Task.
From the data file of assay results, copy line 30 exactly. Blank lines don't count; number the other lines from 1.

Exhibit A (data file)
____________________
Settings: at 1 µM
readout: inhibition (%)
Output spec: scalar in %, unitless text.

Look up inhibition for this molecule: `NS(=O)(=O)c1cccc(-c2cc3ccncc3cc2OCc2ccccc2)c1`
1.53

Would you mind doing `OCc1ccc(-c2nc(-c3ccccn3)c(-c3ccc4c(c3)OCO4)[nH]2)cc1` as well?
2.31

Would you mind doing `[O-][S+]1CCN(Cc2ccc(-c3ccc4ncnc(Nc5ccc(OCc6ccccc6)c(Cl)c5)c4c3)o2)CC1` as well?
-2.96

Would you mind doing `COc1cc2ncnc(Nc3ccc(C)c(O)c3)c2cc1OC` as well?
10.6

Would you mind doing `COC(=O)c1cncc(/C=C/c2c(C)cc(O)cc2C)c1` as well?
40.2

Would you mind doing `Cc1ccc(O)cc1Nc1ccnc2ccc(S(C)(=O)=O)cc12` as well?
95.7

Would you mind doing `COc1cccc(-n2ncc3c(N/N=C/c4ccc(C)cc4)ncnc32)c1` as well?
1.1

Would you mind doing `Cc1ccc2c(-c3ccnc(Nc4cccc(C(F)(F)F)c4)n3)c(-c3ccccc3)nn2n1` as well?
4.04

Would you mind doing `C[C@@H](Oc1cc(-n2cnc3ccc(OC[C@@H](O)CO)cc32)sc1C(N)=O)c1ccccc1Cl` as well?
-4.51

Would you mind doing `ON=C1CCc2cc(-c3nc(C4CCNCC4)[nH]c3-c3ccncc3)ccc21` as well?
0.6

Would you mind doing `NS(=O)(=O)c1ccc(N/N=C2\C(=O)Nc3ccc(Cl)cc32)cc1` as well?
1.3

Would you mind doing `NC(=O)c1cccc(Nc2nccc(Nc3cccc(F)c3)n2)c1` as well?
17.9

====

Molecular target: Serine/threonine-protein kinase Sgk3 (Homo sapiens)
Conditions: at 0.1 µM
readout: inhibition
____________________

Conditions: at 0.1 µM